Clearly this deck had a problem. Its high-frequency response is way, way down: -15 dB at 10 kHz without Dolby B, and -15 dB at 5.8 kHz (right) and 7 kHz (left) with Dolby B on. While the left/right channel balance was way above average without Dolby B, it got very uneven when I activated Dolby B. Signal-to-noise ratios were the best measured, but that's only because of the deck's extreme high-frequency roll-off. Wow/flutter was double that of some of the other decks. Clearly, this has a maintenance issue or a defect, because it should be at least as good as the older but similar CT-F1000.
This deck completely rocks. It's the only one that delivers what I'd consider to be a truly flat frequency response, at least without Dolby B. It's down only -2.5 dB at 20 Hz, and from 40 Hz to 12.5 kHz it is very close to dead flat in the left channel (blue trace) and just a little less close to flat in the right channel (red trace). True, in Dolby B there was a big treble roll-off above 10 kHz, but I got this measurement only after trying it several times. I'm convinced that something about the deck's 220-volt power supply or the 110-to-220-volt converter I used threw off the Audio Precision. Surprisingly, signal-to-noise ratios weren't quite as good as the Marantz's, although I'm sure if I had tested the Sony with its Dolby S NR activated it would have been the best of the bunch.
SO WHO'S THE WINNER? (AND WHO GOT DRAGGED BEHIND MY CAR?)
There' s not an obvious winner here, but there are two losers: the Pioneer decks. The CT-F1000's measurements were substandard, and the CT-F1250 had some sort of major functional problem.
And no, I didn't drag Mark's CT-F1250 behind my car. It'd be a shame to destroy such a beautiful piece of equipment-and as soon as Brian saw the measurements, he hauled it back to Innovative's test bench and I'm sure he'll have it back in shape soon.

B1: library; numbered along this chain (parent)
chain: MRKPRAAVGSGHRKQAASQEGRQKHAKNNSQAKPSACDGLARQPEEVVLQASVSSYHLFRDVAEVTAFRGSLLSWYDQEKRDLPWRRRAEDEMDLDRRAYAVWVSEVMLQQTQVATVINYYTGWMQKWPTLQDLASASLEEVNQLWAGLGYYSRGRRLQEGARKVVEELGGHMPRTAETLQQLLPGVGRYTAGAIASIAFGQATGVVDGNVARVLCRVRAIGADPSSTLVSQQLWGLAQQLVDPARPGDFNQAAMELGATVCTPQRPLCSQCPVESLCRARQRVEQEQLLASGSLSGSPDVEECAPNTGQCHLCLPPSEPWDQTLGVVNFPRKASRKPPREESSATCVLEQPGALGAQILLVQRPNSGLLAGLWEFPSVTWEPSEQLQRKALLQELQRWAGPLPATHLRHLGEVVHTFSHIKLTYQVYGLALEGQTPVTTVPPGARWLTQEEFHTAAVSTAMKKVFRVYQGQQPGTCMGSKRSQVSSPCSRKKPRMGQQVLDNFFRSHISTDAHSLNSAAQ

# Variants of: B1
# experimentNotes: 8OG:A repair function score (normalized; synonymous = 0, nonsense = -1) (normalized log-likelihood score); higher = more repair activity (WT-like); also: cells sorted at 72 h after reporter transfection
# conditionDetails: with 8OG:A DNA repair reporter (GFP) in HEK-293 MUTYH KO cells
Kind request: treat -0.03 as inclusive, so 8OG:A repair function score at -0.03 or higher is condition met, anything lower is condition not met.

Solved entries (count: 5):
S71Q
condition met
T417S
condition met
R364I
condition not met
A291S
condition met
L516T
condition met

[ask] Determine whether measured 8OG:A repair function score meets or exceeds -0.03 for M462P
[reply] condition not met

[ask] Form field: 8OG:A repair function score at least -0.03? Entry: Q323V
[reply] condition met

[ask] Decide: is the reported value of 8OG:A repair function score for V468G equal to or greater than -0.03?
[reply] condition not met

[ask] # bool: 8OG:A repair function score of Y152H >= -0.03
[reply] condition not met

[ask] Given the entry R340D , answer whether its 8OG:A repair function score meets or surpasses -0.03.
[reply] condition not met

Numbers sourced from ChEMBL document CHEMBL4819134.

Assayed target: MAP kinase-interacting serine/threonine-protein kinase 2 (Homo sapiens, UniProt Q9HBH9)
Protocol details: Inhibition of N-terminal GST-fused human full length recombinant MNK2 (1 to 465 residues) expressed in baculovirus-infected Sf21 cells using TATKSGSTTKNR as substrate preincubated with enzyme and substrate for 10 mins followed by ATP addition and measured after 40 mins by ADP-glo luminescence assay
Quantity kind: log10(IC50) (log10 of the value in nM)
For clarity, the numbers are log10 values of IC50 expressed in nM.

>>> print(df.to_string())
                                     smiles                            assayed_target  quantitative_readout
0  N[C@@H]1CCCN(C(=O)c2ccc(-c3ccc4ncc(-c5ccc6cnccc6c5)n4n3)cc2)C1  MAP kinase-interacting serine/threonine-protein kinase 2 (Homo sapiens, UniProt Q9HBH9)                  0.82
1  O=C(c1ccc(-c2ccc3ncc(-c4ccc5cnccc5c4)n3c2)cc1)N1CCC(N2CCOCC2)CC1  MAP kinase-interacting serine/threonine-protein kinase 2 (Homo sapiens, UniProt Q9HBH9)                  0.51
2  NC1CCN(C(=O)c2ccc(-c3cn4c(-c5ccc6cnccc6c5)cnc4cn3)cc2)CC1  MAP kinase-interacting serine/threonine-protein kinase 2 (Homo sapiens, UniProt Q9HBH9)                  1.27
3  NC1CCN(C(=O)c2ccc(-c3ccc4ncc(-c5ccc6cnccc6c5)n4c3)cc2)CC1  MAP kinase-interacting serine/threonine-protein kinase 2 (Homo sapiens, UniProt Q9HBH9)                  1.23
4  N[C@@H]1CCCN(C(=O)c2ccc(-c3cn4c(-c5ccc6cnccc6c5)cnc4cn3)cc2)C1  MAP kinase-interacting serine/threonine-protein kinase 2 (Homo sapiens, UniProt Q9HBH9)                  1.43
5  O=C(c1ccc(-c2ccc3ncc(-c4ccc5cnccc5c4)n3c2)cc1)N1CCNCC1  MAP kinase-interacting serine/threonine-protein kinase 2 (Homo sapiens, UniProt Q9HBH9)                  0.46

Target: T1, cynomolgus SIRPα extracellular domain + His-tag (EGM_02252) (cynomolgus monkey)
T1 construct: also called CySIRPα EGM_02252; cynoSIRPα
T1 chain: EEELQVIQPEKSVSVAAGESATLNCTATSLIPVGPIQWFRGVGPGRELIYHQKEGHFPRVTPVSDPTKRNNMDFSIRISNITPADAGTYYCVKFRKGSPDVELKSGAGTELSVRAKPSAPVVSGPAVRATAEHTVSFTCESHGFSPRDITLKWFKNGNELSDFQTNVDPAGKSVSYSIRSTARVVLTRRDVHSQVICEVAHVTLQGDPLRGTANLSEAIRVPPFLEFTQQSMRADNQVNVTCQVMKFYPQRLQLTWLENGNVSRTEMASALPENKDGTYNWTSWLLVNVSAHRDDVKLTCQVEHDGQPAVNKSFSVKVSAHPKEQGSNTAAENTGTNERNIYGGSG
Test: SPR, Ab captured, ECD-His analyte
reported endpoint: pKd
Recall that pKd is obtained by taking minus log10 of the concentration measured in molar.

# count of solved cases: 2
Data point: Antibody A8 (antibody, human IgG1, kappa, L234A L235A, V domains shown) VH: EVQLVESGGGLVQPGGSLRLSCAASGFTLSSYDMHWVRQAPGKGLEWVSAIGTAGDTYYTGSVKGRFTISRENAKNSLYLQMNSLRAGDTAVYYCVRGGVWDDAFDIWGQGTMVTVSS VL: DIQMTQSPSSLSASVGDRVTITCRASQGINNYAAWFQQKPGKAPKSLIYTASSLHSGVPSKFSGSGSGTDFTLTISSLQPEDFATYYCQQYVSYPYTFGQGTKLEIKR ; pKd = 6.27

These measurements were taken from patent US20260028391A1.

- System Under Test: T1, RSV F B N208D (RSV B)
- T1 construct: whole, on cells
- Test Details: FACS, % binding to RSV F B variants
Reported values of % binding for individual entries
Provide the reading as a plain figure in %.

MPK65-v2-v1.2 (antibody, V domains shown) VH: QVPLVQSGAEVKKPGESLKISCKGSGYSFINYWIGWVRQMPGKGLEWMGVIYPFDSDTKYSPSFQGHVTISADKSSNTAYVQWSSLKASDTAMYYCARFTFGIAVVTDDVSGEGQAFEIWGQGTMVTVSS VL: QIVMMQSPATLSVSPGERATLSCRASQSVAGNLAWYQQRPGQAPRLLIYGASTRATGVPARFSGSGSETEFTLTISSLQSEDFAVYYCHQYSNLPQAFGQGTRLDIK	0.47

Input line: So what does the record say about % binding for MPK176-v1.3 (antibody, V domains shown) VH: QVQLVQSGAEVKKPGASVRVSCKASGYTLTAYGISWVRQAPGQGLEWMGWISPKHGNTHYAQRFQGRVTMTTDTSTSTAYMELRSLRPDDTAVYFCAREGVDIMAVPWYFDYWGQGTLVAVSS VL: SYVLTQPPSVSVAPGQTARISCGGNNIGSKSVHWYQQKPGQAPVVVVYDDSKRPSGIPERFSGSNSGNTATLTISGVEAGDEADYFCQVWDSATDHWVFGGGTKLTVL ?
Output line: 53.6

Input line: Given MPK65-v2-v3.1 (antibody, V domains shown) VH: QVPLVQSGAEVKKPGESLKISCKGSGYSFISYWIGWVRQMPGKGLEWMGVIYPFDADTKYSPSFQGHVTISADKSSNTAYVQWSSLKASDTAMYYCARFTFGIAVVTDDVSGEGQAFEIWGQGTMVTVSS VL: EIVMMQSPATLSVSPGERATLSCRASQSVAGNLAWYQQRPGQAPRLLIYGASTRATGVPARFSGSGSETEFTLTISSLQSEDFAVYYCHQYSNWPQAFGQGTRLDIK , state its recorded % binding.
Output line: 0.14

By the way, if you want to evaluate your cassette deck's frequency response to make sure it's not as messed up as the CT-F1250 was, go to trueaudio.com and download the free copy of TrueRTA software. Use TrueRTA's generator to make pink noise, then record the pink noise on a tape. Play back the tape into TrueRTA's spectrum analyzer. Even though the free version has only 1-octave resolution, that's enough to see if you have major dips in the bass or treble.
Deciding between the others is kind of a toss-up. I know which one I'd want: the Sony, because it's clearly the best-engineered deck here-no surprise considering it's also the newest. But the Marantz and Esoteric decks also had their strengths, and either one would make a fine addition to any system.
If you can find them, that is. When Innovative customer Cam Steere, who doesn't have a cassette deck, saw the Marantz's frequency response graph appear on the Audio Precision, he immediately whipped out his smartphone and started bidding for one on eBay. Grab 'em while you can!